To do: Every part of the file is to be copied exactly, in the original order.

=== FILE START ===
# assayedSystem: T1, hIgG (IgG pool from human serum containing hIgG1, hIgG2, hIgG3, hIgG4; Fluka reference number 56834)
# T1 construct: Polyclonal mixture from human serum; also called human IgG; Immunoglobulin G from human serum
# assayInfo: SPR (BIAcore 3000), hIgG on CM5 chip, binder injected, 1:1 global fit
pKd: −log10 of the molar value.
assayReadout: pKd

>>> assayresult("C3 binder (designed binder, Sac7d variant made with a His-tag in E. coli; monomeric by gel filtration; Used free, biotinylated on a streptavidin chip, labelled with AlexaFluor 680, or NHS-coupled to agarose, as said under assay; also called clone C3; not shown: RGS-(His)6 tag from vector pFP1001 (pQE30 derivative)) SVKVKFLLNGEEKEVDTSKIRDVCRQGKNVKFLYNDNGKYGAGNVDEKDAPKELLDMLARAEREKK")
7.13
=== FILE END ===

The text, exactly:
# assayedSystem: T1, hIgG (IgG pool from human serum containing hIgG1, hIgG2, hIgG3, hIgG4; Fluka reference number 56834)
# T1 construct: Polyclonal mixture from human serum; also called human IgG; Immunoglobulin G from human serum
# assayInfo: SPR (BIAcore 3000), hIgG on CM5 chip, binder injected, 1:1 global fit
pKd: −log10 of the molar value.
assayReadout: pKd

>>> assayresult("C3 binder (designed binder, Sac7d variant made with a His-tag in E. coli; monomeric by gel filtration; Used free, biotinylated on a streptavidin chip, labelled with AlexaFluor 680, or NHS-coupled to agarose, as said under assay; also called clone C3; not shown: RGS-(His)6 tag from vector pFP1001 (pQE30 derivative)) SVKVKFLLNGEEKEVDTSKIRDVCRQGKNVKFLYNDNGKYGAGNVDEKDAPKELLDMLARAEREKK")
7.13